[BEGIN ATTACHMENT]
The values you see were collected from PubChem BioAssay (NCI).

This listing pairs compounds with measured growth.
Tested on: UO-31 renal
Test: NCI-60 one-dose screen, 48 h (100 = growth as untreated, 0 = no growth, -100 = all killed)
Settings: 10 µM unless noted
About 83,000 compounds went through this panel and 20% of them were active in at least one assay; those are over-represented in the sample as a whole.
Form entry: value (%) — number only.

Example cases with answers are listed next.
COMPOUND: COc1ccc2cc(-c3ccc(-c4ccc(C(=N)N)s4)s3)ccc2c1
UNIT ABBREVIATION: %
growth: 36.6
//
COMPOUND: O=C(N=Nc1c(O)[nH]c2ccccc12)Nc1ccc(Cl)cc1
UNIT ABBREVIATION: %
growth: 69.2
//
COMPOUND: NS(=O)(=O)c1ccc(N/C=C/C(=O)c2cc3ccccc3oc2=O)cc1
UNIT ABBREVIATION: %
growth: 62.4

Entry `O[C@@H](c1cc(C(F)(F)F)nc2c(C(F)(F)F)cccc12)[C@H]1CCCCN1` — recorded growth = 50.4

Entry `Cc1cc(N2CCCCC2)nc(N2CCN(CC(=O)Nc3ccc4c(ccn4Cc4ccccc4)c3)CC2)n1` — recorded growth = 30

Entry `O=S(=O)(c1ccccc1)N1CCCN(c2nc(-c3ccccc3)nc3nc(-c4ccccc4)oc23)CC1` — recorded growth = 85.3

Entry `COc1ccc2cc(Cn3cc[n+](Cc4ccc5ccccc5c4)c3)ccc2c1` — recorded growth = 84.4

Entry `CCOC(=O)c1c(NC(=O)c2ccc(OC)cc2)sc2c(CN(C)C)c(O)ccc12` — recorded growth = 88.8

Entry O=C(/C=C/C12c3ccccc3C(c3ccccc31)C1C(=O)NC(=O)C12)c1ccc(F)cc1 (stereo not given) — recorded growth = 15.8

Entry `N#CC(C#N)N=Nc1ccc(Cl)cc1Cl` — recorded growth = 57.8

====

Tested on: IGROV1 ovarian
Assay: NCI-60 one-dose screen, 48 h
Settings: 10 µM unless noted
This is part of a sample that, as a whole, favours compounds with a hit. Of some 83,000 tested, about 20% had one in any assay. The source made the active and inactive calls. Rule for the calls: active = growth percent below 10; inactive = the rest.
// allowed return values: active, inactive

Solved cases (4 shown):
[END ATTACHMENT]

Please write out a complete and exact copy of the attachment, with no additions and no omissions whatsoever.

The values you see were collected from PubChem BioAssay (NCI).

This listing pairs compounds with measured growth.
Tested on: UO-31 renal
Test: NCI-60 one-dose screen, 48 h (100 = growth as untreated, 0 = no growth, -100 = all killed)
Settings: 10 µM unless noted
About 83,000 compounds went through this panel and 20% of them were active in at least one assay; those are over-represented in the sample as a whole.
Form entry: value (%) — number only.

Example cases with answers are listed next.
COMPOUND: COc1ccc2cc(-c3ccc(-c4ccc(C(=N)N)s4)s3)ccc2c1
UNIT ABBREVIATION: %
growth: 36.6
//
COMPOUND: O=C(N=Nc1c(O)[nH]c2ccccc12)Nc1ccc(Cl)cc1
UNIT ABBREVIATION: %
growth: 69.2
//
COMPOUND: NS(=O)(=O)c1ccc(N/C=C/C(=O)c2cc3ccccc3oc2=O)cc1
UNIT ABBREVIATION: %
growth: 62.4

Entry `O[C@@H](c1cc(C(F)(F)F)nc2c(C(F)(F)F)cccc12)[C@H]1CCCCN1` — recorded growth = 50.4

Entry `Cc1cc(N2CCCCC2)nc(N2CCN(CC(=O)Nc3ccc4c(ccn4Cc4ccccc4)c3)CC2)n1` — recorded growth = 30

Entry `O=S(=O)(c1ccccc1)N1CCCN(c2nc(-c3ccccc3)nc3nc(-c4ccccc4)oc23)CC1` — recorded growth = 85.3

Entry `COc1ccc2cc(Cn3cc[n+](Cc4ccc5ccccc5c4)c3)ccc2c1` — recorded growth = 84.4

Entry `CCOC(=O)c1c(NC(=O)c2ccc(OC)cc2)sc2c(CN(C)C)c(O)ccc12` — recorded growth = 88.8

Entry O=C(/C=C/C12c3ccccc3C(c3ccccc31)C1C(=O)NC(=O)C12)c1ccc(F)cc1 (stereo not given) — recorded growth = 15.8

Entry `N#CC(C#N)N=Nc1ccc(Cl)cc1Cl` — recorded growth = 57.8

====

Tested on: IGROV1 ovarian
Assay: NCI-60 one-dose screen, 48 h
Settings: 10 µM unless noted
This is part of a sample that, as a whole, favours compounds with a hit. Of some 83,000 tested, about 20% had one in any assay. The source made the active and inactive calls. Rule for the calls: active = growth percent below 10; inactive = the rest.
// allowed return values: active, inactive

Solved cases (4 shown):